Did Bob Barr Already Win Texas?

Friday, August 29th, 2008

His campaign says both the Democrats and Republicans missed the filing deadline to put their presidential candidates on the ballot. It’s a near-certainty that they’ll be given a mulligan. And that, Barr’s campaign correctly explains, is the problem.

Over the past several decades, Libertarians have spent millions of dollars, filed countless numbers of lawsuits while being sued countless numbers of times over their right to be on the ballot. Thousands of people have put in their time, energy, earnings and passion in an effort that, in the end, simply allows a voter to see a candidate’s name printed on the ballot.

Throughout every battle that we engage in each election season, we must dot every “I” and cross every “T” or face the consequences of failure for our ballot drives.

Even when we follow the letter of the law, as we did in Pennsylvania, we still face challenges that drain our financial resources and strain our staff.

Should we give Barack Obama and John McCain a pass in Texas and look the other way? Would they do that for us?

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17 Responses to “Did Bob Barr Already Win Texas?”

  1. #1 |  Stephen | 

    “Would they do that for us?”

    No.

    Actually the resistance will get stronger from “the big boys” the closer any third party gets to actually competing.

  2. #2 |  John Harrold | 

    Exactly how can the filing deadline occur before the conventions? I mean technically, Obama wasn’t even the democratic candidate until Wednesday, and McCain is still the presumptive nominee.

  3. #3 |  C. S. P. Schofield | 

    If the filing deadline in Texas was indeed before either Convention, then both parties are guilty of serious hubris, and should lose all chance of wining Texas save by write in votes (assuming those are legal in Texas).

    Will this happen? Probably not. Nevertheless any and all Third Parties that crossed their t’s and dotted their i’s should take it to court, and fight HARD.

    Because the way to be taken seriously is to behave seriously.

  4. #4 |  Andy Craig | 

    The write-in deadline was on the same day.

    Has there been any official comment on this from the TX SoS’s office? I’ve seen conflicting quotes from SoS spokesmen on various blogs, but I haven’t seen anything official.

    The final ballot has to be certified Sept. 3, I believe, so we’ll know pretty quickly. Of course, I fully expect the already infamously litigious Barr ’08 campaign to sue. Which they should.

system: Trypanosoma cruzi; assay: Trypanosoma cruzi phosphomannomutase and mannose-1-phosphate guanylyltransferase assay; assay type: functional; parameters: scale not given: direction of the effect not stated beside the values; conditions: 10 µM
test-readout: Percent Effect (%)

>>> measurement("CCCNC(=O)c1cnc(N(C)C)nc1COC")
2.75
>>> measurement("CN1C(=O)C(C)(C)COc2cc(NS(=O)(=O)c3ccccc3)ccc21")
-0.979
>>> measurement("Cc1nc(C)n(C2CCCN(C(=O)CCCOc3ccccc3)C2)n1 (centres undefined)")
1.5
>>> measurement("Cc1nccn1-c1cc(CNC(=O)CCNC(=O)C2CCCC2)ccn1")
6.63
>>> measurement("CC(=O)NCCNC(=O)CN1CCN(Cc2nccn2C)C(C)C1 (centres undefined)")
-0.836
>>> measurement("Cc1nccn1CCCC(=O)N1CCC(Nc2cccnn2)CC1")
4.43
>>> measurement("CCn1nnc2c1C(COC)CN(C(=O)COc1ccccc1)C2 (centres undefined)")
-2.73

5. #5 |  ThomasBlair | 

    The August 26 deadline is for independent and third party candidates. Texas Election Code – Section 192.031

    Since the D’s and the R’s have statewide organizations, nominate by convention, and have each had “a nominee for a statewide office who received a number of votes equal to at least five percent of the total number of votes received by all candidates for that office,” Texas Election Code Section 181.005 applies.

    Don’t worry. John McCain and Barry Obama will both be on the ballot, and the state of Texas won’t have to break any rules to make it happen.

  6. #6 |  Brad F | 

    The filing deadline was changed in 2005. That’s plenty of time ahead of when the Dems and Repubs started planning their conventions. Do you schedule your dinner the week after thanksgiving? Do you think they would allow a third party to hold their convention after the deadline and still be placed on the ballot? By which law is this allowed?

    This is just blatant abuse of power.

    BTW, how is it when there are no laws allowing a substitution, and no laws allowing for late filings, that Palin’s name is listed now on the ballot? Was this on their filing on Tuesday or were the filings “amended/found/fabricated” Saturday after McCain announced Palin as a VP?

  7. #7 |  bk | 

    I’ve recently read that getting opposing candidate thrown off the ballot due to technicalities is how Obama got his start:

    http://www.chicagotribune.com/news/local/chi-070403obama-ballot,0,1843097.story

    http://www.cnn.com/2008/POLITICS/05/29/obamas.first.campaign/index.html

  8. #8 |  Brad F | 

    181 does not set the deadlines for placing the candidate for PRESIDENT on the ballot. That condition is set under 192

    BTW, who would know these laws and regulations to the letter better than any third party that is forced to abide by them.